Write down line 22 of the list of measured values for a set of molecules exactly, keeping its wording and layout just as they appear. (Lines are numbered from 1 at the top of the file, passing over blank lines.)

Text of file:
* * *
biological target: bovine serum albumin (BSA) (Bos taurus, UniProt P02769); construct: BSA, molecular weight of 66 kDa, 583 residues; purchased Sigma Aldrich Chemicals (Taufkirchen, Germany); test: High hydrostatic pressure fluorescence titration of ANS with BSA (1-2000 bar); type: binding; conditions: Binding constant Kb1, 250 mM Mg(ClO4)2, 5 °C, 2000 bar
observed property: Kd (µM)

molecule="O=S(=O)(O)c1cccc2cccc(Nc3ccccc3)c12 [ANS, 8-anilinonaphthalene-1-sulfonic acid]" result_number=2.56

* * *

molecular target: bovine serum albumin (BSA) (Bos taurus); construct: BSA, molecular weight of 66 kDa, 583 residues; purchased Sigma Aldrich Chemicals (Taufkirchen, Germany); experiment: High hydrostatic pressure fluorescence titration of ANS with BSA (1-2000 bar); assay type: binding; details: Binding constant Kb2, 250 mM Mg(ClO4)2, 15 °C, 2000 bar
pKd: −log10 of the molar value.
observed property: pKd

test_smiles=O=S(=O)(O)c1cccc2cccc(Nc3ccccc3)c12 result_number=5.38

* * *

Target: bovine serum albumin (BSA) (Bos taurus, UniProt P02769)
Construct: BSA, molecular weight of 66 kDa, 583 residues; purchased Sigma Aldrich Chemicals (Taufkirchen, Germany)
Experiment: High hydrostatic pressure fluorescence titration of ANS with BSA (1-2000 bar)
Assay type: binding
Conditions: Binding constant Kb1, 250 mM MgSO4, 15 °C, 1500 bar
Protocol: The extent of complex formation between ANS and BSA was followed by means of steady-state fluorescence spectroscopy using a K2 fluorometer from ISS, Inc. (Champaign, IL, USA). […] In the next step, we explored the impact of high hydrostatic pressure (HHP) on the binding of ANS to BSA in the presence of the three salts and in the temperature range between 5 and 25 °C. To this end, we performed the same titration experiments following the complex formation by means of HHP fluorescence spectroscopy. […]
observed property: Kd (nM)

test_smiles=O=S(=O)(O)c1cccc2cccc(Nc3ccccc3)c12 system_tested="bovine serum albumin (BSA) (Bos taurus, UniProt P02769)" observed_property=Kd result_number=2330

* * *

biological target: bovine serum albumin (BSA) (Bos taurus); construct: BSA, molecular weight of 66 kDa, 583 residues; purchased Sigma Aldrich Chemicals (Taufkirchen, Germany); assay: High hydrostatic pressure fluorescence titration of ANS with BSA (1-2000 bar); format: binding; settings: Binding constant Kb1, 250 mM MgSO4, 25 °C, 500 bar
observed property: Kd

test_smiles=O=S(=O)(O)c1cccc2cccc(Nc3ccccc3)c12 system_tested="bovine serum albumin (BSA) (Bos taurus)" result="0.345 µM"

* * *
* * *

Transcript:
* * *